Modern mothers

There was recently a thread on PFFA that degenerated into a bit of a slanging match between people who are parents (primarily mothers) and people who are not terribly enamoured of children and who said so.

Now, by an unfortunate combination of circumstance and life choices, I am not a mother. But I read the discussion on PFFA at one step removed. On the one hand, I like children, and would have dearly loved to have some of my own (I always thought a boy and a girl would be ideal, though someone once suggested that parents should plan to have three, “in case one of them dies”. More on that later — or not.). On the other, though, I am judgemental enough to think bad thoughts about parents who can’t/don’t/won’t present the best of their children to the public. I do know that it’s not as easy as it seems, and am sure that my brother and I embarrassed our mother on several occasions, but I also do know that my parents made it very clear that we were not to be taken anywhere public until we learned how to behave in such a way that we made them proud. My parents didn’t take us to restaurants — beyond the odd Chinese restaurant or two — until we were teenagers; Kentucky Fried Chicken fed us sometimes, by the bucket or the snack, and Burger King and Macdonald’s were for very special occasions indeed, like the end of the school term or somebody else’s birthday.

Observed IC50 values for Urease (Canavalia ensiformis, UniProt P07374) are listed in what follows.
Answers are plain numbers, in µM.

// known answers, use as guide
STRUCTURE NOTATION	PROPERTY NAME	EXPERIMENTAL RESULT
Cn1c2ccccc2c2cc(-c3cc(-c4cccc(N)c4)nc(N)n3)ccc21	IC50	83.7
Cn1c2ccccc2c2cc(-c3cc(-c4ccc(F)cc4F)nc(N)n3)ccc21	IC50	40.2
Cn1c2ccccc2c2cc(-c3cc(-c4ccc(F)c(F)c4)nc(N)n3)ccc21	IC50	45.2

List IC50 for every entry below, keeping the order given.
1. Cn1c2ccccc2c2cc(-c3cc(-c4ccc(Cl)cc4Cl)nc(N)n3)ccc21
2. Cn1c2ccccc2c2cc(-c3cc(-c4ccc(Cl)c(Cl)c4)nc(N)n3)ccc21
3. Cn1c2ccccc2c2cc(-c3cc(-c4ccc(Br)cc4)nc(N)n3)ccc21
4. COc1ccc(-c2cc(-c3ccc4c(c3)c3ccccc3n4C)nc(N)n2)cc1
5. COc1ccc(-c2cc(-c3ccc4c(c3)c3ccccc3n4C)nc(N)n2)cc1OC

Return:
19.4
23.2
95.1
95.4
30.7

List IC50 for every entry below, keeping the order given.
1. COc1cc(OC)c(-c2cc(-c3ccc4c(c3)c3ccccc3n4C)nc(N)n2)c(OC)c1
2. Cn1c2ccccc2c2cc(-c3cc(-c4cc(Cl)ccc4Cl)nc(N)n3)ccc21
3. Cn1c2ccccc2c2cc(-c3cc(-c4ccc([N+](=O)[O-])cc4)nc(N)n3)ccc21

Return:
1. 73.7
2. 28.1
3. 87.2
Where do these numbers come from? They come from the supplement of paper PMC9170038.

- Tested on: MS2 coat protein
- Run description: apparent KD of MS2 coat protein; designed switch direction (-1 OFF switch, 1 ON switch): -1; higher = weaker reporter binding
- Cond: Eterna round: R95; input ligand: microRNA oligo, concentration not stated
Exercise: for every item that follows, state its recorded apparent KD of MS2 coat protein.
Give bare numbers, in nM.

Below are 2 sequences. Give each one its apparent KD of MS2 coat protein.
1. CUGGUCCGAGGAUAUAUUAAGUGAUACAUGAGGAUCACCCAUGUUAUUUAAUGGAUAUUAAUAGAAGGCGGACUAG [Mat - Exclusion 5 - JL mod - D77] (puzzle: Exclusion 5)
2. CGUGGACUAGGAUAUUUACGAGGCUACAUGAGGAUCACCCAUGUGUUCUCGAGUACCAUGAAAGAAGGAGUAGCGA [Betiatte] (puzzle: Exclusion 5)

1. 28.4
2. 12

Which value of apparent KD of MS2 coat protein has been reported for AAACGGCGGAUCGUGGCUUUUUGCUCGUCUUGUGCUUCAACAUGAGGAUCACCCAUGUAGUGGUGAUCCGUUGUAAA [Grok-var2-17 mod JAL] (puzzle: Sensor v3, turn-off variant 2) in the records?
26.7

We didn’t travel on planes until we were old enough to talk and to obey very specific tones of voice, and we didn’t go to adult dinner parties — or adult anything — with them. There were many family gatherings where adults and children mingled, but we were raised to mind every adult who had occasion to speak to us, and my mother had no problem dropping us off to our friends’ birthday parties once we were able to go to the bathroom and speak for ourselves. The understanding was that the adult in charge was in charge of us as well. Heaven help us if we had to be disciplined by that adult; our little worlds would come to an end. As a result, we were pretty self-reliant and, I imagine, quite well-behaved; I don’t remember having to be disciplined by anybody who was not a family member or a teacher.

I say all of that to say this. I find it quite odd, having had that upbringing, when my friends and family bring their children along when we get together as adults. There are times, of course, where children are naturally included — birthday parties and holidays are those sorts of times — but I’m a little puzzled at the current trend of bringing the child(ren) to the dinner party or even (occasionally) the meeting. I suspect I would be a very odd mother by today’s standards; I’d leave my child(ren) elsewhere when I had things to attend to. My mother, who worked all our lives, did the same, and I treasure the breadth of experience that I got from my various minders — my grandmothers, aunts, uncles, and friends, all of whom taught me different ways of being in the world. I would want any child of mine to have the same kind of exposure, so that when he or she made up his or her mind what to be like as a person (because there is some choice in the matter, believe you me) there would be a range of possibilities from which to choose.

And so I found this article, led to me by my husband, to be very interesting indeed.

Sorry, but my children bore me to death!

I’m gonna post it on PFFA and watch the fur fly.

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